Economists have predicted that data this week will reveal a rise in inflation from June, in a development that would boost the hawks on the Bank of England (BoE) ahead of a crucial decision on interest rates in August.
Consumer price index (CPI) inflation is expected to rise from 2.4 per cent in April and May to 2.6 per cent in June, according to the consensus forecasts. The Office for National Statistics (ONS) will publish the latest figures on Wednesday, providing the BoE with one of the last major pieces of economic data ahead of its 2 August 2018 Monetary Policy Committee (MPC) meeting.
An increase in inflation would support the case put forward by multiple BoE economists for an interest rate hike in due course. Governor Mark Carney and chief economist Andy Haldane and other members of the MPC have all hinted that they may vote to raise interest rates.
The BoE hawks have argued that wage pressures from a tight labour market justifies withdrawing stimulus, but the view that the domestic inflationary pressure increasing is highly contentious among economists, with oil price hikes affecting fuel prices.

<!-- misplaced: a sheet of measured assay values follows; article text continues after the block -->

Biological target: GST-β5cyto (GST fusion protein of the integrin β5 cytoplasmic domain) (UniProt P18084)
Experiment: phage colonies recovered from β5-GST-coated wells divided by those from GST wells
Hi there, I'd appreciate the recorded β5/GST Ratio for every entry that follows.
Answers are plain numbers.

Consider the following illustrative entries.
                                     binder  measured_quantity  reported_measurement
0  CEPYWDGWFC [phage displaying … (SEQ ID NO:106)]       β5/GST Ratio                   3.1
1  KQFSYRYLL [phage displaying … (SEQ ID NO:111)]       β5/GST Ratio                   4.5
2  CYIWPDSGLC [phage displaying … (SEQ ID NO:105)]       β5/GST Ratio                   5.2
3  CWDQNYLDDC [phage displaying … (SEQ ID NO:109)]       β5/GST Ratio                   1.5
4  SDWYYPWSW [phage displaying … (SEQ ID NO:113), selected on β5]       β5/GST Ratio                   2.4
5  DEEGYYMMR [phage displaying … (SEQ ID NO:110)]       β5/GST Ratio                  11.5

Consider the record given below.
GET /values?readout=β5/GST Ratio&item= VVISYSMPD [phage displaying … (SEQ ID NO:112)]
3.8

A decision to increase rates would take place against a backdrop of relatively weak economic growth, as well as the potential for disruption from the Brexit process and the looming possibility of a global trade war.
Analysis due to be published today from EY Item Club will predict GDP growth for the current year of only 1.4 per cent. This is the weakest level of growth the UK has experienced since 2012 thanks to higher levels of inflation, lower consumer spending and a moderation in growth in the Eurozone economy.
EY chief economist Mark Gregory said: “Business should be prepared for a low-growth economy over the next three years. Regardless of the outcome of the Brexit negotiations, the resulting adjustment is likely to act as a drag on the economy.”
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